Anna McMullen is a “campaigner” for the British organization, Labour Behind the Label, and CNN allowed her to write an editorial, “Bangladesh factory collapse: Who really pays for our cheap clothes?” As much as I want to respect anyone who has a palindrome for a first name, I find the column both deficient, and exemplary of the kind of economic sophistry we read all the time. It is bad economics and a self-destructive way to show concern for other countries.
There are some basic questions that need to be asked for us to have any intelligent opinion about the Bangladeshi workplace. The first one is: Is it a profitable business model for anyone to build a factory that is going to collapse and kill workers? Even if we assume that Bangladesh is missing the cadre of lawyers and the legal structure to sue the business and/or the building owner, is it really profitable in Bangladesh to build a structure that will collapse unexpectedly and kill workers? I am open to such a claim, but I can’t imagine it being true unless someone can show me some data. Right now someone who expected profits from their building has just lost them. Orders for products from that factory have now been transferred to other factories. The factories that have not collapsed are being rewarded with increased business.
So there is no reason to assume Bangladesh is forever stuck with dangerous buildings apart from our paternal help. Why wouldn’t they learn and improve on their own without our kindly intervention?
And another question: What are the construction standards and conventions in Bangladesh outside of those new factories? I remember staying in the luxury hotel of a town in East Africa. I saw the open sewage ditch around it. I saw the water damage in the hallway. I heated my water in the shower using an electrical device that I saw spark blue as I stood ankle-deep in bathwater and idly meditated on why my home government would never allow me to use such a device in any state in the Union. I have no idea if Bangladesh is better or worse than my experience in that country, but I do know that it is impossible to judge factory conditions without knowing something about the domestic conditions of all building and homes in Bangladesh. Do the workers leave superior homes and buy in superior stores and then go work in inferior conditions at a factory?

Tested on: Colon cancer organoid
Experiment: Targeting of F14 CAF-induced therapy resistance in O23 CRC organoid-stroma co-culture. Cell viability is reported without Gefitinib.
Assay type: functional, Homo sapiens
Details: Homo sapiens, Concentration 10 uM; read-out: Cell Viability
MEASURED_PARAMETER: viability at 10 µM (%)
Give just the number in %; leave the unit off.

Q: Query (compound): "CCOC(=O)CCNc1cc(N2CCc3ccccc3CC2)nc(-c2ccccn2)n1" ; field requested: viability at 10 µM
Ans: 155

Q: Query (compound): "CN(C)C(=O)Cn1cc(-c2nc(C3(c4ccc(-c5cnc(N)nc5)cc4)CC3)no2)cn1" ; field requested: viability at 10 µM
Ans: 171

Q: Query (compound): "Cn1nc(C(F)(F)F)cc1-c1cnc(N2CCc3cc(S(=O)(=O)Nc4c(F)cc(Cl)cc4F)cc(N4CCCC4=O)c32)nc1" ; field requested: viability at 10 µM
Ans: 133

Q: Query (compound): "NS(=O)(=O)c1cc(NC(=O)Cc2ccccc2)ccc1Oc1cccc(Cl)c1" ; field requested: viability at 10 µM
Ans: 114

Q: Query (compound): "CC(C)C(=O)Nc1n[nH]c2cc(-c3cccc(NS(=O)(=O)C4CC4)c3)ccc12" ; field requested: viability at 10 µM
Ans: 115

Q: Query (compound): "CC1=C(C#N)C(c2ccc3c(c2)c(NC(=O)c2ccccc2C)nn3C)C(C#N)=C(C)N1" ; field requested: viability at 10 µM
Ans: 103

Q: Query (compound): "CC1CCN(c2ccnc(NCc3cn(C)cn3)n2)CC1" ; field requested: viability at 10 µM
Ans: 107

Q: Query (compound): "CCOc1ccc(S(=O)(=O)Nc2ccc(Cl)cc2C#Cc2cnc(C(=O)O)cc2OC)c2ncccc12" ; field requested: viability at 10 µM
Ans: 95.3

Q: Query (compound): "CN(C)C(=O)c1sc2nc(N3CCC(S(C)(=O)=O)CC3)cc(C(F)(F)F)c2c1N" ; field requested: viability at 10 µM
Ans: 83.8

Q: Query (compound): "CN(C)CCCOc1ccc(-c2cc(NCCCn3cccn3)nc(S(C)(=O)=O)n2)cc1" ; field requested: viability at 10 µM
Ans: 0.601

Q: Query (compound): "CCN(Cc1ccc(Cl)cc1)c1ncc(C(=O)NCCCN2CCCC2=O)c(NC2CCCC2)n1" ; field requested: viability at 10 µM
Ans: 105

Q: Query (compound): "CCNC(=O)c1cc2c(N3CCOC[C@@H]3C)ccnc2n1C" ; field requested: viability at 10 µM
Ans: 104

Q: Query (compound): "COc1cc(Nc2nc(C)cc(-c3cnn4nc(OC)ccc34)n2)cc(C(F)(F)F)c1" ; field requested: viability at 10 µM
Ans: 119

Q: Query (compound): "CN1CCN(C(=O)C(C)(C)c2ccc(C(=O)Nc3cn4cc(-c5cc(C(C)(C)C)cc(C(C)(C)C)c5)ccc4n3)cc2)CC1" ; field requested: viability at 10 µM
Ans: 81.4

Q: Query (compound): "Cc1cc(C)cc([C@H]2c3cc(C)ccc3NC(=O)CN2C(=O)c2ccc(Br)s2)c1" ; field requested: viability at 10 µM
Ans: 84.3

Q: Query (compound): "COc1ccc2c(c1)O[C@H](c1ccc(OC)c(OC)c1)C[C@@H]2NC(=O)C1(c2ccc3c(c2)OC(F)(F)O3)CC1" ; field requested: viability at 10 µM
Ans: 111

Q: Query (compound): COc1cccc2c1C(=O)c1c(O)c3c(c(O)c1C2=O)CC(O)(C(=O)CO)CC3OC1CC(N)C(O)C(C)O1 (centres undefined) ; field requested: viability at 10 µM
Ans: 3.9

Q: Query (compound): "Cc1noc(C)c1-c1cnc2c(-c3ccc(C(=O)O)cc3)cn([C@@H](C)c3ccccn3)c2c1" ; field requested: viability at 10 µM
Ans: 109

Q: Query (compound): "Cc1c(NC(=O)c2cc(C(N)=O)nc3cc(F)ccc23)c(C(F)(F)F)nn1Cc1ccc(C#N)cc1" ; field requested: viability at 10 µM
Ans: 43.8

I agree that Bangladesh should improve, but that’s not going to happen without money. Which brings up another question: Would these Bangladeshis be better off if it was illegal to buy their products? The real victims are not people who sell cheap goods. The real victims are the millions of farmers and others all over the planet who are forbidden by law to sell their goods in the United States or other Western Countries. Those people are impoverished and even dying partly because rich governments want to exploit their domestic consumers by subsidizing certain businesses at the expense of foreign producers. The US producers get to set their prices higher because they have no legal foreign competition.
Now that is real injustice and causes real harm in poor countries who are barred from our markets.